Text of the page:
The plan was to sail the 140 kilometers of the Blackstone River, then portage along the Ogilvie River and return via the Dempster Highway.


On August 24, my friends, Taiga (my dog) and I set out on a 10-day trek down the Blackstone River, which is in northern Yukon. The plan was to sail the 140 kilometers of the Blackstone River, then portage along the Ogilvie River and return via the Dempster Highway. Normally at the end of August, the water level in the rivers is usually quite low, which means portering in some areas. Well this year it was the opposite! We left in a heavy rain and quickly realized that the water level was quite high, not to mention the flooding. During the trip, we intended to hunt, but with all this water, having a moose as extra weight in the canoe was too dangerous. We therefore hoped to cross a very small sheep. On the second day we had a beautiful afternoon, although the river was still flooded and some areas were more difficult to paddle than expected. Which caught Guillaume and Michah by surprise. They capsized and their canoe got caught in a pile of wood in the middle of the river. After a little bit of effort and work from everyone, we were able to pull the boat and all the gear out of this area. We were able to continue our journey but some were really shaken by the event.

On the third day, after Mother Nature spoiled us with another rainy night, we arrived at our camp early enough, which gave us time to dry off the equipment. This was our last chance for drying, because around 8:00 pm the sky became cloudy and the rain hit us again. This storm was so intense, the rain was so heavy and loud that we couldn't even hear each other speak in the tent. It rained for 5 hours and when we woke up the next morning the landscape was covered with a white sheet. The water level was even higher, however the temperature was on our side, with 5 degrees, for the remainder of our trip. Realizing that portering along the Ogilvie River was going to be impossible, I began to look at our other options; that is, contact someone to get us out there. We managed to talk to Jim Fink, an experienced bush pilot who has been flying for over 15 years, and who has worked in the area. After telling us that conditions weren't improving, we thought it would start to be more difficult than we thought. On the 6th day, we decided to be careful but still get into the snow and rain. Once we got there Jim came flying above us. He opened the plane's radio to communicate and after a brief discussion he landed on a small gravel bank. He offered us the easiest way out of this. He picked us up one by one and drove us to his camp where a hot dinner awaited us.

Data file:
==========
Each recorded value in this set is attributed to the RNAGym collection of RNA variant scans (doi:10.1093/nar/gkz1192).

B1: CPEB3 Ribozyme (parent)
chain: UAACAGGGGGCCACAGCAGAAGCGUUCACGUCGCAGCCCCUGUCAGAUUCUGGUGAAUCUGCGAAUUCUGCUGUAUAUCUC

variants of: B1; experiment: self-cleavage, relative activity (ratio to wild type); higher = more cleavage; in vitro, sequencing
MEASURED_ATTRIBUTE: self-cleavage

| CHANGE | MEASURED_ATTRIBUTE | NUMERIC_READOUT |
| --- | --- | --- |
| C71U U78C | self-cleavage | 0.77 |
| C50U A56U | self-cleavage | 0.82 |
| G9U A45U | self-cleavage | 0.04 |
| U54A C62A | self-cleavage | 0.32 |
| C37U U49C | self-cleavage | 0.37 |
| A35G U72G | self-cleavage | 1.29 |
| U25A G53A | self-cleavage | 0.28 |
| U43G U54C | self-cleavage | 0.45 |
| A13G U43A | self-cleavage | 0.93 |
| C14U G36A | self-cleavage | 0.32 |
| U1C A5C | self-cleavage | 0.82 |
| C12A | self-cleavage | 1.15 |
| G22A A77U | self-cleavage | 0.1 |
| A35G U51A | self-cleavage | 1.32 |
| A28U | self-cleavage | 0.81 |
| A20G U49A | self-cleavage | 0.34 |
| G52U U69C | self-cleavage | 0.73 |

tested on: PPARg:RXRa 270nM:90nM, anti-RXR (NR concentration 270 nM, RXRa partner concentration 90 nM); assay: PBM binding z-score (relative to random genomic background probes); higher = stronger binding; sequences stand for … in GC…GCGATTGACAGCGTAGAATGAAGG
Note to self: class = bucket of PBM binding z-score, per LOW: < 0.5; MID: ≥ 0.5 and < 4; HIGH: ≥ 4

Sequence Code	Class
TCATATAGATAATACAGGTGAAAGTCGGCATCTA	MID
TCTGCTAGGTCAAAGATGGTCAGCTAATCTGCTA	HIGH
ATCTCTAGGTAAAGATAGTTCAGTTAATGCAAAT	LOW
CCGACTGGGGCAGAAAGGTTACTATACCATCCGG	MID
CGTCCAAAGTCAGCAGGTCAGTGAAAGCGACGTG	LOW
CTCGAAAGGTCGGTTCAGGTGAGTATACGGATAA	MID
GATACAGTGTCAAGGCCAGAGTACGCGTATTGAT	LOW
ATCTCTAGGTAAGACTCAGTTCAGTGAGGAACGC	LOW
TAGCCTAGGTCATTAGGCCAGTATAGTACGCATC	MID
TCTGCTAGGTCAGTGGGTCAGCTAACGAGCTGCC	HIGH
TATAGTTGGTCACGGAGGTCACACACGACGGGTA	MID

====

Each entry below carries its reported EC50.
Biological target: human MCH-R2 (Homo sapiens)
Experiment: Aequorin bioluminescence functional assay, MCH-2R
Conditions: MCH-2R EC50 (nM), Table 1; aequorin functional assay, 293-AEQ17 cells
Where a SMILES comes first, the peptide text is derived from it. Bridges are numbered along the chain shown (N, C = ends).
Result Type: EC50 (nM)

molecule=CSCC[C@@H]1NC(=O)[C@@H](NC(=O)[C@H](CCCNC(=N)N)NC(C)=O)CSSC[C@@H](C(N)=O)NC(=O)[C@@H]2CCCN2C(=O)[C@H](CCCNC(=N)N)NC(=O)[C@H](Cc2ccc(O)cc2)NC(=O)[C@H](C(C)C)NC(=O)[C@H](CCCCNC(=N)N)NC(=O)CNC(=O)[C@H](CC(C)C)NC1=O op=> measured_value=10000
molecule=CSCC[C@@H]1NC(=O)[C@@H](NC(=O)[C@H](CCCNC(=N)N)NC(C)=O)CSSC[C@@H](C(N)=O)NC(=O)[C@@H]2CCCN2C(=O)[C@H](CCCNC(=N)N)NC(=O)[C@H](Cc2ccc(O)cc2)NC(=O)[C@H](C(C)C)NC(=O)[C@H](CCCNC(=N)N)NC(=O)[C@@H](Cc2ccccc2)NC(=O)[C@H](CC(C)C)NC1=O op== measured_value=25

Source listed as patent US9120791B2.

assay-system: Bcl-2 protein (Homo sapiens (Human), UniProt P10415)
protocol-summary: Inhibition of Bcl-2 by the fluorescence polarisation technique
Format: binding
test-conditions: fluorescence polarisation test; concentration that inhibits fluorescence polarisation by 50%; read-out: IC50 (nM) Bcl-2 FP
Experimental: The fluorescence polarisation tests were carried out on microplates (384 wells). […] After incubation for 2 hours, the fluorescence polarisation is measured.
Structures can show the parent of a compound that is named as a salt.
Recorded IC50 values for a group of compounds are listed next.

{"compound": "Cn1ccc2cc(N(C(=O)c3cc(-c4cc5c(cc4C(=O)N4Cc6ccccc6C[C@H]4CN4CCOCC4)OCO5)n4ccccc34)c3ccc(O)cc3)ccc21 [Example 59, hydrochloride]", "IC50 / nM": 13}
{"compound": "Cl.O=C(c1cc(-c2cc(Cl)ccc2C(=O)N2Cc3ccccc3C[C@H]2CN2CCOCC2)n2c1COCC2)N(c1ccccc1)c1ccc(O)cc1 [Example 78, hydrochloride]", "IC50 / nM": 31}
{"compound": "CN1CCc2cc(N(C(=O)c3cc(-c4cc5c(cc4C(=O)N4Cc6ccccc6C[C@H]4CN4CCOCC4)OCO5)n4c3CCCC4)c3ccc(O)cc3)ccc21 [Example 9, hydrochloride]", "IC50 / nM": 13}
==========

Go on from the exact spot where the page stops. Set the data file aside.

In the end, we didn't hunt anything, because our stay was all about spending all our time drying off and staying warm, ultimately a beautiful experience in hell. Jim told us he had never seen anything like it in 15 years. By the time we got out of the camp there was already a fair amount of snow accumulating in the mountains and that was just the beginning. Now we need to go back in the winter with snowmobiles to bring our canoes back, because we had no choice but to leave them behind. Another adventure to plan!

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